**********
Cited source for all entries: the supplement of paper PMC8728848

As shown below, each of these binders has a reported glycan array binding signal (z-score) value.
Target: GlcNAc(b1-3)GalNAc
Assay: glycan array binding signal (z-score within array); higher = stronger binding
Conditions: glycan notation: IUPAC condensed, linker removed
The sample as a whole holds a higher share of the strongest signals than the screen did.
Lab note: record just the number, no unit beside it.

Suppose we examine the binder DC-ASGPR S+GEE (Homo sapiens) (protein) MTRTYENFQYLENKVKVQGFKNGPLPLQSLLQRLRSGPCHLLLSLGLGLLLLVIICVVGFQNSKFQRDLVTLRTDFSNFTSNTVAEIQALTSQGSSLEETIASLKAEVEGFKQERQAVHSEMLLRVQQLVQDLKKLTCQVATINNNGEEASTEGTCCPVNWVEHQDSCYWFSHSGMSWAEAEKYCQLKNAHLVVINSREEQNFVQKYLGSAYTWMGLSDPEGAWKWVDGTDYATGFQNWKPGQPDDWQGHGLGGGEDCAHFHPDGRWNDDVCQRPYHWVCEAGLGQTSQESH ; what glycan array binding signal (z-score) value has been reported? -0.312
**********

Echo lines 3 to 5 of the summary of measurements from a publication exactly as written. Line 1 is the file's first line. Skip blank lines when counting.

Target: GlcNAc(b1-3)GalNAc
Assay: glycan array binding signal (z-score within array); higher = stronger binding
Conditions: glycan notation: IUPAC condensed, linker removed